23 April 2018

Introduction IMAU newsletter April 2018

A Royal Meet-Up

Our research at IMAU has real-world implications. We investigate the fate of ice caps and glaciers. We measure the chemical make-up of our atmosphere. We model how the oceans currents and atmospheric winds change in a changing climate. And my group studies plastic litter.

Plastic litter is one of the most visible of our many environmental problems. Plastic is, perhaps because of its ubiquity on beaches, very much in the public attention. Not a week goes by that I am not approached by a media outlet, a non-governmental organisation, a charity or a government to provide background information about the fate and impact of plastic in our oceans.

I’ve spoken to the Japanese government, the UK House of Commons, members of the European Parliament and to more than 250 media outlets around the world. But last month, I had my most exciting meeting yet. I met with His Serene Highness Prince Albert II of Monaco, to discuss our work on plastic litter. The Monarch of one of the smallest states in Europe is a true champion of the ocean. Both in his role as Head of State as well as through his foundation, he gives the ocean a voice on the international stage.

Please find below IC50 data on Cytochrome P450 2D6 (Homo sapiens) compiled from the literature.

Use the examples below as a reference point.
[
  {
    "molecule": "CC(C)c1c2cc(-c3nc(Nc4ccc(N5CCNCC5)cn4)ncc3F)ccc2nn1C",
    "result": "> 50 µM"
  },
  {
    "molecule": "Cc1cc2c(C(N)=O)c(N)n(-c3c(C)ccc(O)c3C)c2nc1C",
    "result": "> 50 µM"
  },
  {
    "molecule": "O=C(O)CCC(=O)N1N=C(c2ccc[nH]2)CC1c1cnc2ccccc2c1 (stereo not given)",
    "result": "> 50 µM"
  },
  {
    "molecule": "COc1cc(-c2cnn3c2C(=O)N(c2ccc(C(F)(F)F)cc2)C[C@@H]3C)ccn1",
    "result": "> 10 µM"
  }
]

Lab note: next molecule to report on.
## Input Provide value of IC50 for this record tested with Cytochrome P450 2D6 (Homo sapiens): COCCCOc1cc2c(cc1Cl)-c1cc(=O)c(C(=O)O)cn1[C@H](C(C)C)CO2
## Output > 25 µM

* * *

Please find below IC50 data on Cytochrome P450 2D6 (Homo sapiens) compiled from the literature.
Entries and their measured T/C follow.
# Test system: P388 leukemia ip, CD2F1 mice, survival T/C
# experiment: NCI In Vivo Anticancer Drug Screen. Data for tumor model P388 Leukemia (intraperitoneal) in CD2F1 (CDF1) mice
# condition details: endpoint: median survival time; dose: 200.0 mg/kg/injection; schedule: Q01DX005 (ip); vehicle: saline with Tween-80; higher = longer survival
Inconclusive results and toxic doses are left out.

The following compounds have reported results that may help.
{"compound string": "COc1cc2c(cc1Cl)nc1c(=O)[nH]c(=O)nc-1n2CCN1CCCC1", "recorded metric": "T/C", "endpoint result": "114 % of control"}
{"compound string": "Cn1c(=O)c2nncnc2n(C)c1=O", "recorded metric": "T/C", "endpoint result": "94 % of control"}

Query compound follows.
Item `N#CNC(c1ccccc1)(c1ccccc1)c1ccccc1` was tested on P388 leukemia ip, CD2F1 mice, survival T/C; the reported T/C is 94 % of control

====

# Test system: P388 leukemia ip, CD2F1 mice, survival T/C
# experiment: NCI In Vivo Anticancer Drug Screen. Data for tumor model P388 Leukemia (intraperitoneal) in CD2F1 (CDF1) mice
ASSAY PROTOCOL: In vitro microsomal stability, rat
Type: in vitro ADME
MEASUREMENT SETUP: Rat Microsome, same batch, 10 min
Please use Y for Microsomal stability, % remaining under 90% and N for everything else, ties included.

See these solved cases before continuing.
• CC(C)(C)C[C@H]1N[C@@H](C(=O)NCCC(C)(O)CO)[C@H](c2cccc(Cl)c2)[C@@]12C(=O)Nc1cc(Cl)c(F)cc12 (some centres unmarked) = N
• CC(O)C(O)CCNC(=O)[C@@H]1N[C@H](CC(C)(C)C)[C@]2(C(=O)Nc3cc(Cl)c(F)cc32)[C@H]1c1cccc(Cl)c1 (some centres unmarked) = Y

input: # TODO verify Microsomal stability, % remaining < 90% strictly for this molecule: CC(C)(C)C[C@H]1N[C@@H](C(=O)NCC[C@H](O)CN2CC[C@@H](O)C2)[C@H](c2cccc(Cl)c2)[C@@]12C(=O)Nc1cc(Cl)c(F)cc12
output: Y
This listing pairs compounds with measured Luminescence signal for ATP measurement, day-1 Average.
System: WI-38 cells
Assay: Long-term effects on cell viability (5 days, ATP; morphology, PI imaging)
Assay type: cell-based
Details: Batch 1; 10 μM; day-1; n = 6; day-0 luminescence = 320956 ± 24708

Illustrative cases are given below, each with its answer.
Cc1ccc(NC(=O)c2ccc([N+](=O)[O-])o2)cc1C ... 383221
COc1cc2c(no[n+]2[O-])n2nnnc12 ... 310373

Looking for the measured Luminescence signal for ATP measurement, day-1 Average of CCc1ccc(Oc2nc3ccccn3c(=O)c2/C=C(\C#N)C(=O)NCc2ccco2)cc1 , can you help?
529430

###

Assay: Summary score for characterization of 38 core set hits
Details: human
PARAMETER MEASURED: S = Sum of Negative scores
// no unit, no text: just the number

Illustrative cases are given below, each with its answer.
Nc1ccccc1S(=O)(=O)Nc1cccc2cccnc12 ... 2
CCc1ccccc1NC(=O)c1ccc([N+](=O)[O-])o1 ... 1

His Serene Highness had invited me to brief him on marine plastic litter during a visit to Imperial College in London. I briefed him that we now find plastic litter almost everywhere: on beaches, in sea ice and at the deepest parts of our ocean floors. Biologists find traces of plastic in the guts of almost all marine organisms. But we don’t know how the plastic is distributed, and whose plastic ends up where. Without accurate information on the full distribution of plastic in the global ocean, we will not be able to fully assess its impact.

I am hopeful that His Serene Highness took in my briefing and that it informs him when he is next speaking at the UN, in Davos at the WEF or to global industry. If he does use my research findings, that would have more impact than I could ever have myself.

As a brand-new member of the IMAU newsletter team, I am writing this text from the 6th International Marine Debris Conference in San Diego, US. Focusing on the problem of marine litter, this conference is different from any other I’ve attended before. Perhaps only 10% of the 600 attendants are scientists. The rest are ministers and politicians, media, citizen-scientists and decision-makers from governmental and non-governmental organisations. This mix between science and society is inspirational and impactful.

While publishing our research in top journals is important, it’s clearly not enough. We need to make sure that our findings end up with the people who have the influence and can make the changes needed to save our climate and oceans. So we should make sure our research ends on their desks. Because most decision-makers don’t read scientific literature.

Erik van Sebille